A powered parachute is a personal aircraft with a propeller-driven cart suspended from a parachute, which acts as the wing. The carts can be either three-wheeled or four-wheeled and the engines vary in power from roughly 40 horsepower up to as much 190 horsepower.
Powered parachutes are mostly recreational machines, offering flight experiences that are hard to duplicate with other types of flying. Slow, low altitude, open cockpit flying is what many people dream about when they have dreams of flight. This is exactly what a powered parachute does!
Powered parachutes fly at about 25–35 mph, although faster speeds have been attained up to a record speed of 49.5 mph. Their slow speeds make them ideal for flying safely close to the ground, although some people fly them over a thousand feet up with the current world record holder having attained an altitude of 18,710 feet mean sea level (MSL).
In the United States, powered parachutes may be flown as either ultralights or as certificated aircraft. Ultralight versions are lighter, carry a maximum of five gallons of fuel, may only be flown during daylight hours, and are single-seat only. The benefit to the ultralight version is that there is no licensing involved. Certificated powered parachutes aren’t limited by the ultralight rules, but pilots need proper training and certification.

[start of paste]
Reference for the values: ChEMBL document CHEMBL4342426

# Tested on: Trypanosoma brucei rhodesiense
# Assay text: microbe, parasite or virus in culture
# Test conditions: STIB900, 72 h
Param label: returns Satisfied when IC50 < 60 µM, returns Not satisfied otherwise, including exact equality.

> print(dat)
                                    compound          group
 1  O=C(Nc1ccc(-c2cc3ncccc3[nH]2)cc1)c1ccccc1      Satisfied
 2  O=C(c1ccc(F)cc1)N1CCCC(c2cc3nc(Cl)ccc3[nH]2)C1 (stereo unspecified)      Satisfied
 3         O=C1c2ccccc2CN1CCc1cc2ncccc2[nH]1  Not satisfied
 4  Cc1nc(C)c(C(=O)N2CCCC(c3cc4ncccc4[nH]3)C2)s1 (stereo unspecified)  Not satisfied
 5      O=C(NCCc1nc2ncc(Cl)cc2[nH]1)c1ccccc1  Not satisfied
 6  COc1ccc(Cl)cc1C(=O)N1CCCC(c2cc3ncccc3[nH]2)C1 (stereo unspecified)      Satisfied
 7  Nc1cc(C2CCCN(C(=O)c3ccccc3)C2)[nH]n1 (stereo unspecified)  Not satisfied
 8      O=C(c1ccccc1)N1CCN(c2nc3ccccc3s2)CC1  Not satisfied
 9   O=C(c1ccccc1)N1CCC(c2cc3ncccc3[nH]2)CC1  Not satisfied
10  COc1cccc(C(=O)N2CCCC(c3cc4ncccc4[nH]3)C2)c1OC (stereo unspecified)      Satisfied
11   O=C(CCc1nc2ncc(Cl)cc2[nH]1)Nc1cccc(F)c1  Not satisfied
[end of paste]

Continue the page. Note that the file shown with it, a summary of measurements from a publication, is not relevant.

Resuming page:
The FAA offers two levels of certification for powered parachutes, Sport Pilot and Private Pilot. Both ratings allow a pilot to take a passenger along for the flight. However private pilots are also able to fly powered parachutes at night. Easy Flight is one of the only schools in the United States that can train and certify students for both Sport Pilot and Private Pilot Powered Parachute ratings.
Powered parachutes differ from powered paragliding in that powered parachutes have landing gear and powered paragliders are primarily foot-launched. However, some wheeled parawing aircraft are marketed as ‘powered paraglider trikes or quads’. Those aircraft are almost universally flown as single-place ultralight aircraft, since once you build an aircraft that isn’t an ultralight, it is illegal to fly unless it is either certified or operated under an exemption to FAA rules. (Normally for training purposes only)